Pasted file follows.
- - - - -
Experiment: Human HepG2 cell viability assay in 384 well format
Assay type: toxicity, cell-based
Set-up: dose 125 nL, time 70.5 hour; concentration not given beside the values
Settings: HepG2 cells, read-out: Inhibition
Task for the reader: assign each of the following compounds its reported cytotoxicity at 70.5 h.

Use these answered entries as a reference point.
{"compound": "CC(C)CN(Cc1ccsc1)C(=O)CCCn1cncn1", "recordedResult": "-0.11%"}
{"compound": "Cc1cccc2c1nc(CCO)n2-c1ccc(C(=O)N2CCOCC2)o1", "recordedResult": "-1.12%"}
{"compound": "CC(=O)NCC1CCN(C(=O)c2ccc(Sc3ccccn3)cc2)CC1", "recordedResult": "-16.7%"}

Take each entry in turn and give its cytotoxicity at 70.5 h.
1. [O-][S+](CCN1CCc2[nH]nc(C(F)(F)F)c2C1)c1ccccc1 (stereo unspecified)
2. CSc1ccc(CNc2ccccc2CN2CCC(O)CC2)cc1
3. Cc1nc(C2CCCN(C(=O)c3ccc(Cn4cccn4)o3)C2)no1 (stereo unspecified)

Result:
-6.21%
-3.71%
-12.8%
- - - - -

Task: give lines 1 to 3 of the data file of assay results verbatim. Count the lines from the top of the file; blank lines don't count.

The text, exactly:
Experiment: Human HepG2 cell viability assay in 384 well format
Assay type: toxicity, cell-based
Set-up: dose 125 nL, time 70.5 hour; concentration not given beside the values